An old boys’ club of consultants is controlling things at the Queen Elizabeth Hospital (QEH), contends a Government minister.
Member of Parliament for St James South Donville Inniss made the charge today in the House of Assembly, as he criticized the island’s doctors, calling for their contracts to be ripped up.
Inniss, a former Minister of Health, was speaking during debate on a resolution for an additional $1.8 million to pay contractors for the David Thompson Health and Social Services Complex in St John.
The Minister of Commerce called for an overhaul of the way some consultants operated at the island’s main health care facility.
“Within the QEH there are some issues that must be addressed. I hear MP after MP reflect on the stories of long wait times, postponed surgeries . . . and these things would happen even in situations with adequate financing.”
However, Inniss said what concerned him was the failure to examine the current arrangement with some senior physicians at the hospital.
“My view . . . is that the contracts between the consultants and the Queen Elizabeth Hospital need to be thrown through the window. [They are] not relevant to 2017. The contracts that exist today may have been fine when you had a few with the skills available as they did 30 years ago.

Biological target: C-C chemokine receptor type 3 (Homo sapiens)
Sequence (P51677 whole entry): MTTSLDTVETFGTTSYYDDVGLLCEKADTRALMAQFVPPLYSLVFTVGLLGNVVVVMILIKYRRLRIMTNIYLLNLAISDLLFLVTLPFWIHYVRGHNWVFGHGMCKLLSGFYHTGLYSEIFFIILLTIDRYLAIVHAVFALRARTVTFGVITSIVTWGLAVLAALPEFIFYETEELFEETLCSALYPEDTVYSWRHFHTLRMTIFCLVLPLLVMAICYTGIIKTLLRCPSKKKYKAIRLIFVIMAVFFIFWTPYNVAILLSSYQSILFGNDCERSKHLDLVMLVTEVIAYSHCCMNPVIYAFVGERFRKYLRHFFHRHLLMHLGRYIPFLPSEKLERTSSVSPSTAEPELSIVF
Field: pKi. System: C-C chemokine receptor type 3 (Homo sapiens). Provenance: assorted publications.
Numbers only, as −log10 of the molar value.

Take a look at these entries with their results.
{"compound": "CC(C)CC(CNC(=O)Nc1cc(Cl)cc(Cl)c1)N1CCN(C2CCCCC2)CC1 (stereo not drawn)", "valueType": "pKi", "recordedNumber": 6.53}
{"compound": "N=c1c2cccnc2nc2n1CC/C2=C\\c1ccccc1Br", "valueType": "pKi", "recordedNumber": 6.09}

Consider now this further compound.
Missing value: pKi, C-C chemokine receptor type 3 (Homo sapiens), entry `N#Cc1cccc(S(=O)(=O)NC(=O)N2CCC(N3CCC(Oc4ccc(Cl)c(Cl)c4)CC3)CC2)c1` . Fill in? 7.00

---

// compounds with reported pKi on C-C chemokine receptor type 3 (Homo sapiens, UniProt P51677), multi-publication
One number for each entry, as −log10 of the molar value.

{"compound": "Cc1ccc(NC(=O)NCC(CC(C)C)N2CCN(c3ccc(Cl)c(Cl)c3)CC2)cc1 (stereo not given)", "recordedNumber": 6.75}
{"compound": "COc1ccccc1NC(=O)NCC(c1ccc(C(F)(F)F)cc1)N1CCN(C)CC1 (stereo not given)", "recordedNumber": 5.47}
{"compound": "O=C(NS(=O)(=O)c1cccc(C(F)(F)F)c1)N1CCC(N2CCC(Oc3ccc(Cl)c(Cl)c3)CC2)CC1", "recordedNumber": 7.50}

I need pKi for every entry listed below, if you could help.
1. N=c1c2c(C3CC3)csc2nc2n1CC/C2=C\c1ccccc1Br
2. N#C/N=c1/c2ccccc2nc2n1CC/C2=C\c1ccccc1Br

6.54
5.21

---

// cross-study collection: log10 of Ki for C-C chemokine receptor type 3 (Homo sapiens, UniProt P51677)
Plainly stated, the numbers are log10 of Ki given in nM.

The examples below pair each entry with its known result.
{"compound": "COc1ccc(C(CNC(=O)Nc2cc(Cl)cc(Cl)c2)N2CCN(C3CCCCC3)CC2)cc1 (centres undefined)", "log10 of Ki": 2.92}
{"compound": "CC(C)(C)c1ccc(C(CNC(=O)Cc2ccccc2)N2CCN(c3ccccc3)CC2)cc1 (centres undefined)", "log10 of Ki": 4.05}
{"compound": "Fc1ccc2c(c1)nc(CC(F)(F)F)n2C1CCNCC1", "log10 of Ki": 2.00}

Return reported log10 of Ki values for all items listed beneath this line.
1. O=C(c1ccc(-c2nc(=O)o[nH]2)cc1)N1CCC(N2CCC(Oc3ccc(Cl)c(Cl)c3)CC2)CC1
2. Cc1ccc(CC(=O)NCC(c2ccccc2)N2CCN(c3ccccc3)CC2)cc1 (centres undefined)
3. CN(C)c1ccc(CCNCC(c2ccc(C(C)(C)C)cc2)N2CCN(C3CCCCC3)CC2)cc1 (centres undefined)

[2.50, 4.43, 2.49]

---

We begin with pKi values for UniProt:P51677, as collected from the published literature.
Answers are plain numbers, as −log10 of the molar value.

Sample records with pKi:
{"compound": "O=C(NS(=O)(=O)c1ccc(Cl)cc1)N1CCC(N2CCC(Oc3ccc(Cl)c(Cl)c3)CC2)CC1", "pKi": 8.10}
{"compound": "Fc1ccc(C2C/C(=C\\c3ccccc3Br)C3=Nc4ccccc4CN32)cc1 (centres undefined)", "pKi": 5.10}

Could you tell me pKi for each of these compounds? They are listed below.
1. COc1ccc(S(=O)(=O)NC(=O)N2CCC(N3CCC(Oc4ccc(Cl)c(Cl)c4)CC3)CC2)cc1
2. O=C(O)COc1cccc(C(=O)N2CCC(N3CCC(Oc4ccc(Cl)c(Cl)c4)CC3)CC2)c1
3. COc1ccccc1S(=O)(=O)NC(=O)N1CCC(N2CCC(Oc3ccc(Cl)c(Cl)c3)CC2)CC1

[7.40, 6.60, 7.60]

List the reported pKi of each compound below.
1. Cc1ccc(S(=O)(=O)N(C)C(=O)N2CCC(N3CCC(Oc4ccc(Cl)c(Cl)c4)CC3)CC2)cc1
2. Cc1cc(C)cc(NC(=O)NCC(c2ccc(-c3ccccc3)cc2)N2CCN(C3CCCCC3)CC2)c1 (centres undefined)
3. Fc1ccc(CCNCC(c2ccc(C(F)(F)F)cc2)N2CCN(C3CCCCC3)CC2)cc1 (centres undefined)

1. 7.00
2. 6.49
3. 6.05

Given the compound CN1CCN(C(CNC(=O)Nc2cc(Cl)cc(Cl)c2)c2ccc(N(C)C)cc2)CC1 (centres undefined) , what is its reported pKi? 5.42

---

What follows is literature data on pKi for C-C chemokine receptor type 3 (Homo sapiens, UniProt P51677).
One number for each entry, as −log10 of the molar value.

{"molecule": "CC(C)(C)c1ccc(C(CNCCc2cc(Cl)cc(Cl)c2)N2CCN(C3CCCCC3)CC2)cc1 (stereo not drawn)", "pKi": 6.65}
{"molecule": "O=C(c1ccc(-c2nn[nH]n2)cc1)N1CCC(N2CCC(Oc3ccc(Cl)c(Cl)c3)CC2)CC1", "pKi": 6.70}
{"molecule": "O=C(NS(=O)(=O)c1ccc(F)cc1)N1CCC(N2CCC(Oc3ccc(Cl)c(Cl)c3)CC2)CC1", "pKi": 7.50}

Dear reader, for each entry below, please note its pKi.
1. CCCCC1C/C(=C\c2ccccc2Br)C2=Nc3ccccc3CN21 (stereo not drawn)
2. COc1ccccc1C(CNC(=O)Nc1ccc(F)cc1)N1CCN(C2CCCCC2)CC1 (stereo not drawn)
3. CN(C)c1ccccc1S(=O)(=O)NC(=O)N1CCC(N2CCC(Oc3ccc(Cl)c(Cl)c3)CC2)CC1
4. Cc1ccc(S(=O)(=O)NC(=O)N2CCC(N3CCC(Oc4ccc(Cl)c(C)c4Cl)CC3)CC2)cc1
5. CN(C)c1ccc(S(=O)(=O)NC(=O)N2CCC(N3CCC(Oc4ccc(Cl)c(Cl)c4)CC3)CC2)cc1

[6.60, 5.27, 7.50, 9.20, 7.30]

“But today, you have an old boys’ network that is continuing to run things in that institution and denying opportunities to others and some of them are running a thriving private practice out there that is creating a lot of pressure on . . . the QEH,” Inniss told the House.
The St James South representative called for a serious examination of health care financing in Barbados, revealing that it costs the state $4, 000 each month to treat a single dialysis patient.
“A lot more screening work can be done in the polyclinic system”, such as physiotherapy, he told the House. At the same time, he called for rationalizing of the community health care programme so more people could be treated in their homes.
“When we drill down we can see there are ways that we can reduce the unit cost in the delivery of health care without compromising on the quality of care,” he added.
Meanwhile, Gline Clarke, Opposition Member of Parliament for St George North, accused the current administration of merely undertaking cosmetic changes in the health care system and not seriously examining the issues.
In his contribution, St Michael South Central representative Richard Sealy called for the removal of politics from the health care debate.
He, however, acknowledged more money was spent on the David Thompson Health and Social Services Complex than had been planned.
Sealy explained that the original plan for the facility had been extended, adding that there were additional costs rather than overruns in the construction.